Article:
The Colorado Plateau Griswolds

Day One: Loveland to Durango – or so we had hoped.

Broze, Mesa Verde N.P.
Bronze, Research Center
Our departure was like most road trips by the Wood Family Circus, 5 hours late. Once on the road we headed south in our rented Town & Country minivan. I personally am not a fan of helicopter-mom status-wagons; however, for long road trips, it provides us a DVD player, Sirius radio, space for five plus luggage and zero mileage depreciation on our own vehicles. The biggest downside and reason to not own one in Colorado is the 2 wheel-drive snow power-slides.

As day turned into night, it became apparent that we would not make Durango. So we settled for Pagosa Springs. This seems like a quaint town and one I would like to further explore, but I am a sucker for hot springs. Perhaps a summer excursion to include The Sand Dunes, Lake City and Crested Butte, but that’s another trip, another blog.

 Our approach into Pagosa Springs was, as I heard from my husband, a little treacherous with recently fallen snow, slow drivers and ice. Let me explain further, my husband is a very excellent driver and for him to say a little treacherous means it was part power-slide /part prayer. Not to mention we dubbed our 2WD vehicle the Mobile Capsule of Kid Farts.  Thankfully, I was blissfully asleep as we travelled over Wolf Creek Pass, unaware of all the excitement and/or fragrance as the case may be.

Chimney Rock
We checked into a randomly chosen hotel and promptly went to bed. Our family does not possess an alarm clock; instead we have a 7-year-old boy. Our curly-topped 5am-wake-up-call bounded in asking when we were getting to The House; our vacation rental in Sedona, AZ.
“Not for two days and we're going to see lots of cool stuff in-between.”  I informed him.
“Okay, when are we going to eat?”
The drive to Durango brought the first signs of sandstone outcrops. Chimney Rock could have been named something else, but we’ll keep it clean. 9am brought us to the Verizon store for a phone charger, which begs the question where did those 5 hours go?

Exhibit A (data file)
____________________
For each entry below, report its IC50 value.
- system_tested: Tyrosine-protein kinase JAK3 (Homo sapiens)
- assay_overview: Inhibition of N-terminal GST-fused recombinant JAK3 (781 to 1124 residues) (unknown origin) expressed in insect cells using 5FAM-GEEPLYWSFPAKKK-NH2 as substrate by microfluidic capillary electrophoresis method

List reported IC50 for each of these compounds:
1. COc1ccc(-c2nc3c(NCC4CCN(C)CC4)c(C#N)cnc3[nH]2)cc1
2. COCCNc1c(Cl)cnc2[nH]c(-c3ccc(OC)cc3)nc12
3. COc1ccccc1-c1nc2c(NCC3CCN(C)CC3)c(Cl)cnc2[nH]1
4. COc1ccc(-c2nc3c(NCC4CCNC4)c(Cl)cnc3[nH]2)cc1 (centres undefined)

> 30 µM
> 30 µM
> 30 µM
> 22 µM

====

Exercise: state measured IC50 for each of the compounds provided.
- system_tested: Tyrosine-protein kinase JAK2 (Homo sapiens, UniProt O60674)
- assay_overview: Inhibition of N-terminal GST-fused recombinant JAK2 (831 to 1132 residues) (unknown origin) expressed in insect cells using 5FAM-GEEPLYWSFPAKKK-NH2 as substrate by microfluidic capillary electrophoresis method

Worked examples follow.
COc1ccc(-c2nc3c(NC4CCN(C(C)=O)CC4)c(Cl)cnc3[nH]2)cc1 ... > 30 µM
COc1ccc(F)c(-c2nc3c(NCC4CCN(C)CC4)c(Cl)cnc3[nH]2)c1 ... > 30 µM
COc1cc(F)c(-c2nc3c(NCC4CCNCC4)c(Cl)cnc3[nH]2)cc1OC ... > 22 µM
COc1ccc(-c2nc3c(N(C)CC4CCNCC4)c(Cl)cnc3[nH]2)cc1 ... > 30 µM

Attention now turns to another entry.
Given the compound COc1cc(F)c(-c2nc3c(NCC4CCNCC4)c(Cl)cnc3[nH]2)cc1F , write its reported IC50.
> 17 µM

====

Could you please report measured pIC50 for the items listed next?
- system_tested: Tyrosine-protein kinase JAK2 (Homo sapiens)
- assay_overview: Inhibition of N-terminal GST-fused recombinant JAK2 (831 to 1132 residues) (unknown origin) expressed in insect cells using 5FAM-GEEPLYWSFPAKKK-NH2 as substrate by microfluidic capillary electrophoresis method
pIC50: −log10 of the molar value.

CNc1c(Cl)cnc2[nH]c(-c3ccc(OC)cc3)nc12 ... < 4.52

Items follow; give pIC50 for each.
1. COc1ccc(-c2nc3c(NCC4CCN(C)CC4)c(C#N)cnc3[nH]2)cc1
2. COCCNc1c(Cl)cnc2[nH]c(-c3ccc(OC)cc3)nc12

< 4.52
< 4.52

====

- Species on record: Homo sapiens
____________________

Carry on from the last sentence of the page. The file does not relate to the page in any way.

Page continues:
Day Two: Mesa Verde and the Griswold's.

Spruce Tree House
Our first National Park was Mesa Verde. Since our trip is in December, the crowds were scarce; unfortunately, Balcony House, the main attraction, was closed. But we did tour Spruce Tree House and our kids explored many pithouses along the main route. These are rudimentary earthen-dug homes with wood shelters. As well, the Visitor and Research Center opened only a week ago. It was clean and nice and all the lights worked in the dioramas.

Scientist’s no longer use the term Anasazi to describe the earliest settled population in this area, which is a derogatory Navajo term for “the enemy of the people,” These ancients are now referred to as the Ancestral Peubloans. These people lived in the Desert Southwest from around 500AD until 1300AD. They were first known as Basketmakers. As skills and tools advanced, these people became pottery makers and sandstone masons. Life changed from pithouses to brick/mud structures over pithouses and for their last 200+ years these pithouses became condominiums in cliff-alcoves. No one knows the reason why; however, around 1300AD these people left the area and moved further south, but, what was left behind was archaeological mysteries for Grad students and photo-ops for foreign-language tourists. (Yes, even in December very little English was heard.)

Kiva Entrance
Inside Brick Room
The most interesting things we learned was regarding the engineering of Kivas. Kivas are underground ceremonial chambers where fires were necessary. These people dug venting holes and strategically placed deflector stones to direct the smoke out through the ceiling, which was also the sole thoroughfare for humans via ladder. The architecture for the kiva roofs was even more impressive. Pinyon Pines are the tallest lumber in the area. Maxing-out around 8-10 feet, logs were overlapped in a hexagonal pattern to allow for larger chambers. Imagine a yurt-like structure buried underground.  Peubloans have a spiritual belief that life begins and ends inside mother earth and these chambers are characteristic of Ancestral Peubloans. Further, they had domesticated turkeys and used Check Dams for agriculture. These are stone channels that collected water and fertile slit for farming purposes. By all accounts they were ingenious people.

We continued down the road to Cortez for a late lunch. We hoped to find something other than Mexican or Chinese. Thankfully, we found the Main Street Brewery. The food was standard brewery fare and tasty. However, you need an Olla-full of patience as far as service goes on the Colorado Plateau. All our meals have been slow to hit the table and our voyage to the Four Corners Monument was delayed.
Four Corners

We made the 4-Cs buy 4:55pm and the Gate Keeper gave us 5 minutes to explore. We took a Griswold glance and snapped a few photos. I am pleased to report no Christie Brinkley in a convertible was sighted upon our departure.

The best part of traveling in December is the cost. So far we have not been charged very much. Granted we renew our Annual National ParkMembership every year, so park entry is essentially free, but so were the guided tours inside the park and the Four Corners was not only free but we also avoided the “vendors.” However, never fear, our children will see how the Native Americans really survive today. And it’s not pretty.